Fiscal Union Explained

Fiscal union involves individual countries sharing the same common budget. It means spending and tax levels would be taken by a central fiscal authority. Fiscal union also means debt would be financed by a common bond rather than individual countries.

Fiscal union is proposed as a step for further European integration. It would mean a central European authority would set spending and tax rates for all member countries. Rather than individual country bonds, there would be a common Eurobond for financing Euro debt.

The United States is a fiscal union of different American states. Some states receive net inflows of money from federal government, others put more in than they get out. For example New Mexico receives a net fiscal flow (federal spending – federal taxes) of over 250% of its GDP. States like Delaware, New York and Illinois are net creditors.

At the moment, members of the Eurozone are responsible for their own budget (government spending and taxes). Individual countries also need to raise sufficient funds to meet their borrowing requirements.

For example, France has a national debt of 83% of GDP. To finance this, the French government will issue bonds on the financial markets. Other countries like Germany, Italy and Greece also issue their own bonds.

However, fears over some countries credit worthiness has led to a divergence in interest rate costs. This has put pressure on the Euro, because some countries are at risk of default.

Partial Fiscal Union

The European Financial  Stabilisation Facility is a partial attempt to share some fiscal burden amongst different member countries. Countries agree to offer security for part of the debt of other countries. To some extent this has satisfied markets, but because it is partial it may not be sufficient. Fiscal Union would replace this with a common budget.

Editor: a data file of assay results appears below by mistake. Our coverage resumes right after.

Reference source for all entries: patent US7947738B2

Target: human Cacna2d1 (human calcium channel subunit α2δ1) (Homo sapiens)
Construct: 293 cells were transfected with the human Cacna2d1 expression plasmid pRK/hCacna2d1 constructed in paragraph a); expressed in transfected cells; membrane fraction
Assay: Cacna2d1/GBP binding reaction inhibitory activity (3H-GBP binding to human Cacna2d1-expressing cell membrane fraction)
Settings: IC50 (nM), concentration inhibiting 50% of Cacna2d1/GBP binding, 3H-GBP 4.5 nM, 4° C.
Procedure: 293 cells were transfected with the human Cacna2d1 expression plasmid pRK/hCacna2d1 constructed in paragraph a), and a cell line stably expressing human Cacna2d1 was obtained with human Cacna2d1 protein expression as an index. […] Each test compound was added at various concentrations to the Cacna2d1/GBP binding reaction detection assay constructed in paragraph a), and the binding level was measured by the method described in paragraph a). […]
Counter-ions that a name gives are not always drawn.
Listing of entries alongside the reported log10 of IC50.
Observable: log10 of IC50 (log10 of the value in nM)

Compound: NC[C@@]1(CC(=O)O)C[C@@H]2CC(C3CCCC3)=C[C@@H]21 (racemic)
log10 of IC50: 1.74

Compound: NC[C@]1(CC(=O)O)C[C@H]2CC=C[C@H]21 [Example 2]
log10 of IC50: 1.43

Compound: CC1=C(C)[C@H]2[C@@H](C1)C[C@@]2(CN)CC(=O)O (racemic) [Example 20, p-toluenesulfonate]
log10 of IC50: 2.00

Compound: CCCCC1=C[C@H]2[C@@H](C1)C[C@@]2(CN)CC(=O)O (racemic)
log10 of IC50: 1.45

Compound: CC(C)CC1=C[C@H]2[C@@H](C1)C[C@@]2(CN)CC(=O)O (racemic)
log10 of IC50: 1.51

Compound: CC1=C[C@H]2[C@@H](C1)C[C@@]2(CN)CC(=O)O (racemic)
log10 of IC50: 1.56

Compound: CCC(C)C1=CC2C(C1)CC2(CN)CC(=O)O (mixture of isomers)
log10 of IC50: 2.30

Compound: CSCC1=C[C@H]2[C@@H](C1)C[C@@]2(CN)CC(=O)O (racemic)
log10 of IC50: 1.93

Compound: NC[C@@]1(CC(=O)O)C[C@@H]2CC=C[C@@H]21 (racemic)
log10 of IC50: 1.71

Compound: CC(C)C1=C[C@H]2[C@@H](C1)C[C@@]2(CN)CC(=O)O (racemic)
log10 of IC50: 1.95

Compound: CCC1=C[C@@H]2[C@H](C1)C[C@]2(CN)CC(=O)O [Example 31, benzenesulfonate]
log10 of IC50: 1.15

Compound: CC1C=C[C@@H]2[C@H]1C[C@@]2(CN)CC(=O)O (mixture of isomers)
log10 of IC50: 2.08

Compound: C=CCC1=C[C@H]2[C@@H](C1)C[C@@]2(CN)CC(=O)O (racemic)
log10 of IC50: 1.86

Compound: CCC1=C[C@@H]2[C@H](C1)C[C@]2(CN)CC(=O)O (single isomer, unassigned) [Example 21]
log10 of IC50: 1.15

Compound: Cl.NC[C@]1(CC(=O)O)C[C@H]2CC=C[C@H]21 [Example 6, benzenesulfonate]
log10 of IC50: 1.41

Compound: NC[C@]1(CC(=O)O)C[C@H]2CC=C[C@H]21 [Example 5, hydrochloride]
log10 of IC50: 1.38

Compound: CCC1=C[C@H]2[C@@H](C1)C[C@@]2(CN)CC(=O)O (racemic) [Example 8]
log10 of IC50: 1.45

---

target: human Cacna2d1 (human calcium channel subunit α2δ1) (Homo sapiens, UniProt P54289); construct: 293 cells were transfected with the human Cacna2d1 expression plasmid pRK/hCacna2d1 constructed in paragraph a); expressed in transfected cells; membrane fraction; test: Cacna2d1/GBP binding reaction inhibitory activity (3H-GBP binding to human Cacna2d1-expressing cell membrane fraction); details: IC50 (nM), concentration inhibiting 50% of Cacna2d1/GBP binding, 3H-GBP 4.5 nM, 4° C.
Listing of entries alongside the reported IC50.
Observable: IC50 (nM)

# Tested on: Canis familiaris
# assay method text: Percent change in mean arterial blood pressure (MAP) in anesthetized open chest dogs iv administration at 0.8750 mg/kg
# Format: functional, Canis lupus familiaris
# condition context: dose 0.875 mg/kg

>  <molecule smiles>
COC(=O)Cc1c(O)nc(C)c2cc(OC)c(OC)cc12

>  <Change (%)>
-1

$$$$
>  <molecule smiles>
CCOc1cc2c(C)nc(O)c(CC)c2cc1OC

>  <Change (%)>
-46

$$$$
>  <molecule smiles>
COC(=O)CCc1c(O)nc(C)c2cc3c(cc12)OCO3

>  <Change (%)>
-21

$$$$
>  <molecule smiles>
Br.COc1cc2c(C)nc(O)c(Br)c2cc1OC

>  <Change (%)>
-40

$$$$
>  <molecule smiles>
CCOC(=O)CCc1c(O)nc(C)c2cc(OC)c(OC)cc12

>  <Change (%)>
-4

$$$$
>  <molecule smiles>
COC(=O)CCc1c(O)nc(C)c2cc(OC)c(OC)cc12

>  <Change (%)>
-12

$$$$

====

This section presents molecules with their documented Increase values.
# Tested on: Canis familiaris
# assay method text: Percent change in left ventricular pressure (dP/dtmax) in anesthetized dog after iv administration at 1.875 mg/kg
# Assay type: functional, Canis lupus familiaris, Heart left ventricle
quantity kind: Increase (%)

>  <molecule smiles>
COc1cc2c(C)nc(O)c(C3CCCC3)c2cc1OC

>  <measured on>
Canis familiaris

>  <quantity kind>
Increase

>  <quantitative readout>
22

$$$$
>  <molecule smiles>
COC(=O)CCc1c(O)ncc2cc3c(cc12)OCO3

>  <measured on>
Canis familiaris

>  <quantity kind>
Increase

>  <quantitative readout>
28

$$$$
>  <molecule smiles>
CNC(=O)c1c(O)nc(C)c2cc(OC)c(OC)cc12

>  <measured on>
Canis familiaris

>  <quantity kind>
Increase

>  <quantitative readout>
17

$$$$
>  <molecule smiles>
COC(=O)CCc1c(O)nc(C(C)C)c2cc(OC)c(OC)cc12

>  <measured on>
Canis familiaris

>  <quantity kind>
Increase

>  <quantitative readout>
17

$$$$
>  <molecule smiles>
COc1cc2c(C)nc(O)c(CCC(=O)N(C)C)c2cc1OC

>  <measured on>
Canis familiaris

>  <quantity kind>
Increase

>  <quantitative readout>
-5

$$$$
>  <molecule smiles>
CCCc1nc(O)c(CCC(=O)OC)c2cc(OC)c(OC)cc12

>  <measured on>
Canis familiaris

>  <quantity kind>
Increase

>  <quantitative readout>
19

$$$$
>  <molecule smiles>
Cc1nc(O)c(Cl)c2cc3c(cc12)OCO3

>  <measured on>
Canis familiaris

Eurobonds would be another step towards fiscal union. It would mean there is just one common Euro bond for all Eurozone government debt. It is possible to have the existence of Eurobonds with individual countries still setting tax and spending levels. However, with Eurobonds, there would be greater pressure for countries to stick to limits and rules about levels of spending and borrowing.

Problems of Fiscal Union

Political. A big disadvantage of fiscal union is that individual countries lose sovereignty in setting spending and tax levels. Spending cuts may be even harder to implement when they are set by ‘outside’ European institutions. There is a strong danger of a democratic deficit involved in fiscal union.

Advantages of Fiscal Union

  • Helps to promote greater regional equality, transferring funds to poorer areas.
  • Would prevent some countries suffering from sovereign debt crisis. Weaker Euro countries would benefit from sharing same Euro bonds as more credit worthy countries.
  • Logical completion of single currency. A common currency and common interest rate is hard to manage without fiscal union to ensure similar borrowing costs.

See more on pros and cons of Euro bonds


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